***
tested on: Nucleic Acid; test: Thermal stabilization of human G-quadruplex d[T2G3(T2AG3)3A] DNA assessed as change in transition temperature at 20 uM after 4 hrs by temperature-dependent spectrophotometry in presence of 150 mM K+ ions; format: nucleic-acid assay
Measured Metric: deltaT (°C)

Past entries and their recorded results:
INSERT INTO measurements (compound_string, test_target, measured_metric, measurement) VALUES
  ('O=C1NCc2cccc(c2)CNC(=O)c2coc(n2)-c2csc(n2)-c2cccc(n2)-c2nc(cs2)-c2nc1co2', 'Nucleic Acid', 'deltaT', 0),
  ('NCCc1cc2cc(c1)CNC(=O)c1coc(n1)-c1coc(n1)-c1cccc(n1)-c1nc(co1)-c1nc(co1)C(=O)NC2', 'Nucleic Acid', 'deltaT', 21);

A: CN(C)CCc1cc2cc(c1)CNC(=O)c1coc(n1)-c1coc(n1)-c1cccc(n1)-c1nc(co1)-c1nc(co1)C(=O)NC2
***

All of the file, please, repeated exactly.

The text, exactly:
tested on: Nucleic Acid; test: Thermal stabilization of human G-quadruplex d[T2G3(T2AG3)3A] DNA assessed as change in transition temperature at 20 uM after 4 hrs by temperature-dependent spectrophotometry in presence of 150 mM K+ ions; format: nucleic-acid assay
Measured Metric: deltaT (°C)

Past entries and their recorded results:
INSERT INTO measurements (compound_string, test_target, measured_metric, measurement) VALUES
  ('O=C1NCc2cccc(c2)CNC(=O)c2coc(n2)-c2csc(n2)-c2cccc(n2)-c2nc(cs2)-c2nc1co2', 'Nucleic Acid', 'deltaT', 0),
  ('NCCc1cc2cc(c1)CNC(=O)c1coc(n1)-c1coc(n1)-c1cccc(n1)-c1nc(co1)-c1nc(co1)C(=O)NC2', 'Nucleic Acid', 'deltaT', 21);

A: CN(C)CCc1cc2cc(c1)CNC(=O)c1coc(n1)-c1coc(n1)-c1cccc(n1)-c1nc(co1)-c1nc(co1)C(=O)NC2